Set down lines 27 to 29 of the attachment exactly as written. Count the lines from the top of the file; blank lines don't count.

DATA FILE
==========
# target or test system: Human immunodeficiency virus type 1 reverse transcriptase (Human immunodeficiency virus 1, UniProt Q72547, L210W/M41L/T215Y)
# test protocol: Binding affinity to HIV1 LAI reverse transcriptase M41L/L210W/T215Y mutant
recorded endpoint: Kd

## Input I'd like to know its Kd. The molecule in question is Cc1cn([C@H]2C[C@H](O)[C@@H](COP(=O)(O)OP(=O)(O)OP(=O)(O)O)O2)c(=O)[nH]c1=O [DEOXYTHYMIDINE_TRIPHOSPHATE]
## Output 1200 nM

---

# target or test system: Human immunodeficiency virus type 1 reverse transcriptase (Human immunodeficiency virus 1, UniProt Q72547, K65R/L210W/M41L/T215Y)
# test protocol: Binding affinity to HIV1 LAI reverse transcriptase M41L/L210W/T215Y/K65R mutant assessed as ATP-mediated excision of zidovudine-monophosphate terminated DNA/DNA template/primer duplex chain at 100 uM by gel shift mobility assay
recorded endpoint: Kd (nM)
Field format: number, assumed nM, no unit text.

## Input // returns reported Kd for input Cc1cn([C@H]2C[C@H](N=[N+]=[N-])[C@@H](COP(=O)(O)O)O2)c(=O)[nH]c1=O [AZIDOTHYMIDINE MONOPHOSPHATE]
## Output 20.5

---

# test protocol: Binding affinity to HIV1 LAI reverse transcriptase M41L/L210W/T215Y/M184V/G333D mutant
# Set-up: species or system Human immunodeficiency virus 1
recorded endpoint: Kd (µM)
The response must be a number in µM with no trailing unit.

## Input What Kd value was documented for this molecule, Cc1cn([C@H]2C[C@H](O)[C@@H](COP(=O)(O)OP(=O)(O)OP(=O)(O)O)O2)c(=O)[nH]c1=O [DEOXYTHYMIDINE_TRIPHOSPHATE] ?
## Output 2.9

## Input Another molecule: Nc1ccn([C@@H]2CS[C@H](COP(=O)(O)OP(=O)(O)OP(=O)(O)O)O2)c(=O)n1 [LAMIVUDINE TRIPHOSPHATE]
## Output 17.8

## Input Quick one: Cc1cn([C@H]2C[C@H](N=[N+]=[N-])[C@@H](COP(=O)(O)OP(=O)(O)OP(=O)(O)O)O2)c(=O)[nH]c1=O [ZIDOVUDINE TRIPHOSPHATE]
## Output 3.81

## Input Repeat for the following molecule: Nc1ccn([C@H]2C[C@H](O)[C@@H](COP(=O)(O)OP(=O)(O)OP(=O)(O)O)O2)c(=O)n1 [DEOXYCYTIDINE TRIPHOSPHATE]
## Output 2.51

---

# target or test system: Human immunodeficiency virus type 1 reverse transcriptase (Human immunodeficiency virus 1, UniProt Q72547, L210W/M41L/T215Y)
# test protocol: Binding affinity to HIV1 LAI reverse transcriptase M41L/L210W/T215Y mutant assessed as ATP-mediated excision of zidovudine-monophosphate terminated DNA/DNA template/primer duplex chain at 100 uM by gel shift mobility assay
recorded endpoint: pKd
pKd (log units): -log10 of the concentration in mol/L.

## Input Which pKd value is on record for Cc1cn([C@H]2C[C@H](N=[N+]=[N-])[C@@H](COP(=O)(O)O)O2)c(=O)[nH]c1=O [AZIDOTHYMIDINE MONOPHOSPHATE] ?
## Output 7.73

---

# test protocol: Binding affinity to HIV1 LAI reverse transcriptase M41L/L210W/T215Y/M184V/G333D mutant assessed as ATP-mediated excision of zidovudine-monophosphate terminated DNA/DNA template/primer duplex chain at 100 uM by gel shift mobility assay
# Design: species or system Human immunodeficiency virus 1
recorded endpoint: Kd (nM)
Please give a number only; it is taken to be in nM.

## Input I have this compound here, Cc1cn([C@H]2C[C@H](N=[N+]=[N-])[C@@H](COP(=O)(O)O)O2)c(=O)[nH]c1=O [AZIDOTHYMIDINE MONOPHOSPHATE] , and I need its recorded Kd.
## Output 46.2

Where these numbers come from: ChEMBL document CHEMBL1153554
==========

# target or test system: Human immunodeficiency virus type 1 reverse transcriptase (Human immunodeficiency virus 1, UniProt Q72547, L210W/M41L/T215Y)
# test protocol: Binding affinity to HIV1 LAI reverse transcriptase M41L/L210W/T215Y mutant assessed as ATP-mediated excision of zidovudine-monophosphate terminated DNA/DNA template/primer duplex chain at 100 uM by gel shift mobility assay
recorded endpoint: pKd